Bookstore employee: “Hi, how can I help you?”
Customer: “Well, I haven’t been to the bookstore in a long time because I didn’t have a gift card. But my employer bought me a gift card, so I’d like to buy some books! I was thinking of getting the latest Stephen King novel.”
BE: “Oh, I’m sorry. Your gift card won’t allow hardcover fiction titles. They only allow for paperback. We do have several of his older titles in paperback, though.”
C: “Hmmm. O.K. Well, maybe I could try something in nonfiction. Maybe Freakonomics or The Tipping Point?”
BE: “Again, I’m really sorry. This gift card can only be used to buy boring nonfiction. Interesting nonfiction isn’t covered by your gift card.”
C: “Jeez. O.K. So, maybe I’ll just get this magazine then.”
BE: “That’s fine. Your total is $6.95.”
C: “Wait. Um. I’d like to use my gift card. Can I do that?”
BE: “Your gift card has a deductible. You can’t use it for purchases under $50. So, is that cash or credit?”
Dental “insurance” isn’t really like insurance at all. Insurance is meant to protect you against unpredictable calamity to yourself, your family and your stuff. For the most part, dental care is something that can be planned for and isn’t “calamity based.” A lot of dental care consists of regular maintenance which is distinctly different than a heart attack, a car accident or a flood…events that normally are covered by insurance.
Dental benefits are a lot like a gift card. Your dental benefits give you a certain amount of money to be used toward dental care in a given year. Most plans don’t allow you to carry over an unused amount to the next year, so it’s “use it or lose it.” The incentive to the patient is to use their “insurance” to the fullest.
So, if the insurance companies know that they’re obliged to give each subscriber $x/year when the premiums received are less than this amount, how can they make money? They have several strategies.
- The insurance company knows that a certain number of people are not going to use the benefits that their employer paid for. Many people won’t see the dentist even if they have a “gift card” that will help pick up the bill. To the insurance company, this is free money.
- Most insurances have strict control over what they will allow patients to use their benefits for. Some policies won’t allow you to use your dental benefits for tooth colored fillings. Some policies won’t allow x-rays each year. These limitations control costs by requiring the patient to pay more “out of pocket” for them if they decide they would like to have the service done.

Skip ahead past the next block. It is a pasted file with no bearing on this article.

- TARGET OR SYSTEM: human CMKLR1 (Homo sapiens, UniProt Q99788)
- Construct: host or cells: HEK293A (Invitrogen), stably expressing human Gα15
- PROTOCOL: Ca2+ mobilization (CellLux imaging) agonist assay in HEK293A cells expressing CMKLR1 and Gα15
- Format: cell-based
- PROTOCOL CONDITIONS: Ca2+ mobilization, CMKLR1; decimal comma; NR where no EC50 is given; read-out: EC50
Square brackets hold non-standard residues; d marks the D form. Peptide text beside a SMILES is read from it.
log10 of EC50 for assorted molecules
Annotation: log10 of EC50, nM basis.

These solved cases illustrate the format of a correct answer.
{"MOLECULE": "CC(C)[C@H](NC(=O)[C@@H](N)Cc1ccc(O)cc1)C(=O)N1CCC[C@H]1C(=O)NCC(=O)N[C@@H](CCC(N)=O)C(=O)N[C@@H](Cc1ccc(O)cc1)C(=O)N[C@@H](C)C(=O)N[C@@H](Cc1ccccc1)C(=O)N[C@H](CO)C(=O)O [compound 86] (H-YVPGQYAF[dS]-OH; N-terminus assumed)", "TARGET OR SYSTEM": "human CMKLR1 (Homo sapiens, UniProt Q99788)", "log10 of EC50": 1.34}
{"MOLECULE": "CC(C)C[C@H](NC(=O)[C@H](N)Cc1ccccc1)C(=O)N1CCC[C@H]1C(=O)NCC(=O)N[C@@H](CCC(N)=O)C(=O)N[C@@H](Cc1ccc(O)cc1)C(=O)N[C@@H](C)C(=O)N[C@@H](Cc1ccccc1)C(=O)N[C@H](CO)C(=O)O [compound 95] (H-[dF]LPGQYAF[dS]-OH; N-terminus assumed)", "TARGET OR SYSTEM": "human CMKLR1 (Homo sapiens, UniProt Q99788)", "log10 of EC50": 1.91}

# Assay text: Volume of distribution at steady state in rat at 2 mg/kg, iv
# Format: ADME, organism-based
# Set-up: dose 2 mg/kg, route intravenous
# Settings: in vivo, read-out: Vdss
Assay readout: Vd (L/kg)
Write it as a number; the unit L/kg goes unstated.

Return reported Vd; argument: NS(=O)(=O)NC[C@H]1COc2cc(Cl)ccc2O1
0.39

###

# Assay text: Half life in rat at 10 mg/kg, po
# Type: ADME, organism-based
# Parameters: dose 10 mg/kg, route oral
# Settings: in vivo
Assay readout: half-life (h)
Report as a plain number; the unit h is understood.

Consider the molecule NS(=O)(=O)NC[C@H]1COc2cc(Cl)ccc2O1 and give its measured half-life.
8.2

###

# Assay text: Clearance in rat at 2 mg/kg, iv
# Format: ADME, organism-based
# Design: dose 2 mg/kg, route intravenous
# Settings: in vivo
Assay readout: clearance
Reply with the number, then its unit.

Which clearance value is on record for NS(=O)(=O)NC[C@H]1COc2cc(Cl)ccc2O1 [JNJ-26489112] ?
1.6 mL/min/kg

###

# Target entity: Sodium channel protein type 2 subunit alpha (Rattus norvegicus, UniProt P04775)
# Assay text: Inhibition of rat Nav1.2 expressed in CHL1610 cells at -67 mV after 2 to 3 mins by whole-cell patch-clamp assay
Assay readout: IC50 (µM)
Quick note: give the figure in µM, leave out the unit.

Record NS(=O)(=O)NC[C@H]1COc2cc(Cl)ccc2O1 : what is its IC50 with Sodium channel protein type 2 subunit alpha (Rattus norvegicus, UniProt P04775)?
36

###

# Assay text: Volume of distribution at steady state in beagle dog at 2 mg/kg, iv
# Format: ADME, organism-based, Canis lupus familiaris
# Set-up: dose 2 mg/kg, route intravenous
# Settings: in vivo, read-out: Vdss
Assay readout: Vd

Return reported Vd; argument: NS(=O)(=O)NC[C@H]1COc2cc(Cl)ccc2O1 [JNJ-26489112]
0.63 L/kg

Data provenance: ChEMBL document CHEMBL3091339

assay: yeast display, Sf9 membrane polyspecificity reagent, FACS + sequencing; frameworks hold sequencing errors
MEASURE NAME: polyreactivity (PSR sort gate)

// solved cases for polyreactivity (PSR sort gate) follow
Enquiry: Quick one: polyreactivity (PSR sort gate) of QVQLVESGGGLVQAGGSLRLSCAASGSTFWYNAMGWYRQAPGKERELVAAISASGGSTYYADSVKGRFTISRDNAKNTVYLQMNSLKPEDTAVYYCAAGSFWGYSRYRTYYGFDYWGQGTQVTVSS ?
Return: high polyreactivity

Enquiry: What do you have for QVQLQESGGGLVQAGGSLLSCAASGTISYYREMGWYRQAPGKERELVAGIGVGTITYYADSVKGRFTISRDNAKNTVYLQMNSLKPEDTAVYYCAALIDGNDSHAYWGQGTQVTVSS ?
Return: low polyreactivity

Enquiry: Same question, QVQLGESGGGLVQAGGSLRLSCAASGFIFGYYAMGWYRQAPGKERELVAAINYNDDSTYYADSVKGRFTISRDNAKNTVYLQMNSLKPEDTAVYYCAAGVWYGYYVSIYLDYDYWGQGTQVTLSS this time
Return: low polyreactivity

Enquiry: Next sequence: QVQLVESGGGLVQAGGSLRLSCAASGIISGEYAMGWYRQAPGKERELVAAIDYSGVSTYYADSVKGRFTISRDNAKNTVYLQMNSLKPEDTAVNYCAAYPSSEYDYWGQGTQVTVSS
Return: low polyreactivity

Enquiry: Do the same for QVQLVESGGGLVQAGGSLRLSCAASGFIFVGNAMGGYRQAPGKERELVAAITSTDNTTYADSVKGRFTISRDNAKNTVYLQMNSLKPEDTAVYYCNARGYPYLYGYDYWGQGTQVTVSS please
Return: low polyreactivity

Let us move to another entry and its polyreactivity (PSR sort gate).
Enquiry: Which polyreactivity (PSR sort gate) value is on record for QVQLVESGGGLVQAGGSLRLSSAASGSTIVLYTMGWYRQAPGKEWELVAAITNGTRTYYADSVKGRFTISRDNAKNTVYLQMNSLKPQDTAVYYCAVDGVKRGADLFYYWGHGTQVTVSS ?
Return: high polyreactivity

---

- Some insurances cover nothing on really valuable dental services. Dental implants are the best treatment for missing teeth that dentistry has to offer. Most dental insurances will not allow you to use your benefits for the surgical placement of an implant, even when they will allow you to spend your benefits on a less conservative treatment like a bridge or a partial.
- Some insurances require that the patient pays a certain amount out of pocket before being allowed to use their dental benefits. This is called a deductible and is one more way to discourage subscribers from using their benefits.
So if dental benefits are like a gift card, the gift givers are control freaks! I’m not claiming that dental benefits have no value. People with little or no dental problems will do great using their dental benefits. But like a gift card, dental benefits may not cover all of what you want or need for dental care. The mistake that many patients make is to believe their dental needs are in some way related to how much money they have on their gift card. If you’ve got a gift card for $15 in the bookstore, you’ll be able to pick up a couple magazines, but you’ll probably have to kick in a little if you’re looking to pick up the latest John Grisham hardcover.
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If you’re looking for a dentist in Saginaw, we’re always happy to accept new patients! You can request an appointment online or call the office at (989) 799-9133. And, as always, you can email me at firstname.lastname@example.org. I always answer my own emails!